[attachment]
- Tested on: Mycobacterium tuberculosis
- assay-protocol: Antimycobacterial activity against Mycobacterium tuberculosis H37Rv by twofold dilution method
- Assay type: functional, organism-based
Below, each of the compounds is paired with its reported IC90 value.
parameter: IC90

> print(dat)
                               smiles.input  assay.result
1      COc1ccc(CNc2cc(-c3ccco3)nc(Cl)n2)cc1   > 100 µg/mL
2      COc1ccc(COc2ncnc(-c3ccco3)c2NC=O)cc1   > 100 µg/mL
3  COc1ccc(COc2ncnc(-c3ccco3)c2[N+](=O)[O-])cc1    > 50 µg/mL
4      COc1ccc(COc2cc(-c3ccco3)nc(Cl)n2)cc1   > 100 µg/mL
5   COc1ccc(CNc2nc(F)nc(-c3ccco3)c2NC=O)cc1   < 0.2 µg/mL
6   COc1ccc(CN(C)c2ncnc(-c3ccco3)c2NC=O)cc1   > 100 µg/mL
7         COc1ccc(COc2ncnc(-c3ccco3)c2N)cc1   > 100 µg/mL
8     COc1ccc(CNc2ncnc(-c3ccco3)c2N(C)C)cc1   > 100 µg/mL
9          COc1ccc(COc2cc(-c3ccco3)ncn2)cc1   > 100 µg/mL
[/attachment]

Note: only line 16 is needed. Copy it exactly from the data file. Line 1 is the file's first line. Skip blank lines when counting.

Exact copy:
9          COc1ccc(COc2cc(-c3ccco3)ncn2)cc1   > 100 µg/mL